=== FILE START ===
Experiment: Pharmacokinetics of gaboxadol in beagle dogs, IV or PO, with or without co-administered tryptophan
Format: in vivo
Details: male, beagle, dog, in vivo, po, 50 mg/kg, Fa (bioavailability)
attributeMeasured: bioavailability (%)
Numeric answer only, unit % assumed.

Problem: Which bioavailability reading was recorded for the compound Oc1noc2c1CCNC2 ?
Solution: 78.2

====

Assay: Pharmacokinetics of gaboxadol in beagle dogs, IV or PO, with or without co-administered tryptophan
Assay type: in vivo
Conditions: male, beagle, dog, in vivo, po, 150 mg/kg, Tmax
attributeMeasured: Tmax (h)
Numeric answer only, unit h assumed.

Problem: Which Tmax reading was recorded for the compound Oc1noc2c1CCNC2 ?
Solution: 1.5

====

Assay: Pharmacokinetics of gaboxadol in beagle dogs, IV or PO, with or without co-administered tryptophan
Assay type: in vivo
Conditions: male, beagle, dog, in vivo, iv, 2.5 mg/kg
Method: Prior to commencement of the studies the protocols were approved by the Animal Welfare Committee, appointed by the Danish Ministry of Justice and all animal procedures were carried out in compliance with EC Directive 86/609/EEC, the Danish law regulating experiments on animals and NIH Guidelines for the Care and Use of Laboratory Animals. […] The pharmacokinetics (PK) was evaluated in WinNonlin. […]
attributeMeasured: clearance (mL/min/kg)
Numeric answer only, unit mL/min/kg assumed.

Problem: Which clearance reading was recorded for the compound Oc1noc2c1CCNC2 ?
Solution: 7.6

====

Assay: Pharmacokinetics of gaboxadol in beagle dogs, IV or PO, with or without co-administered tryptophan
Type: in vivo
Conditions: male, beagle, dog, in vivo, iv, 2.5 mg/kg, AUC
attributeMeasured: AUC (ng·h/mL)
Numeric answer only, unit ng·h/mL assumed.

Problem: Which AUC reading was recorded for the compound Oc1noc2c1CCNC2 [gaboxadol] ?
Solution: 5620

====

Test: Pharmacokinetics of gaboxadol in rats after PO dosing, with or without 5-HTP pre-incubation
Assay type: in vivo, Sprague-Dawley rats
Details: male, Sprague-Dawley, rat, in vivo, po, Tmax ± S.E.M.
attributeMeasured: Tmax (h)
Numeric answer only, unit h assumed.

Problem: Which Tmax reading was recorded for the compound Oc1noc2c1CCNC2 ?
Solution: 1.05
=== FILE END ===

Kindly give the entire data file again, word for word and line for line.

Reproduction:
Experiment: Pharmacokinetics of gaboxadol in beagle dogs, IV or PO, with or without co-administered tryptophan
Format: in vivo
Details: male, beagle, dog, in vivo, po, 50 mg/kg, Fa (bioavailability)
attributeMeasured: bioavailability (%)
Numeric answer only, unit % assumed.

Problem: Which bioavailability reading was recorded for the compound Oc1noc2c1CCNC2 ?
Solution: 78.2

====

Assay: Pharmacokinetics of gaboxadol in beagle dogs, IV or PO, with or without co-administered tryptophan
Assay type: in vivo
Conditions: male, beagle, dog, in vivo, po, 150 mg/kg, Tmax
attributeMeasured: Tmax (h)
Numeric answer only, unit h assumed.

Problem: Which Tmax reading was recorded for the compound Oc1noc2c1CCNC2 ?
Solution: 1.5

====

Assay: Pharmacokinetics of gaboxadol in beagle dogs, IV or PO, with or without co-administered tryptophan
Assay type: in vivo
Conditions: male, beagle, dog, in vivo, iv, 2.5 mg/kg
Method: Prior to commencement of the studies the protocols were approved by the Animal Welfare Committee, appointed by the Danish Ministry of Justice and all animal procedures were carried out in compliance with EC Directive 86/609/EEC, the Danish law regulating experiments on animals and NIH Guidelines for the Care and Use of Laboratory Animals. […] The pharmacokinetics (PK) was evaluated in WinNonlin. […]
attributeMeasured: clearance (mL/min/kg)
Numeric answer only, unit mL/min/kg assumed.

Problem: Which clearance reading was recorded for the compound Oc1noc2c1CCNC2 ?
Solution: 7.6

====

Assay: Pharmacokinetics of gaboxadol in beagle dogs, IV or PO, with or without co-administered tryptophan
Type: in vivo
Conditions: male, beagle, dog, in vivo, iv, 2.5 mg/kg, AUC
attributeMeasured: AUC (ng·h/mL)
Numeric answer only, unit ng·h/mL assumed.

Problem: Which AUC reading was recorded for the compound Oc1noc2c1CCNC2 [gaboxadol] ?
Solution: 5620

====

Test: Pharmacokinetics of gaboxadol in rats after PO dosing, with or without 5-HTP pre-incubation
Assay type: in vivo, Sprague-Dawley rats
Details: male, Sprague-Dawley, rat, in vivo, po, Tmax ± S.E.M.
attributeMeasured: Tmax (h)
Numeric answer only, unit h assumed.

Problem: Which Tmax reading was recorded for the compound Oc1noc2c1CCNC2 ?
Solution: 1.05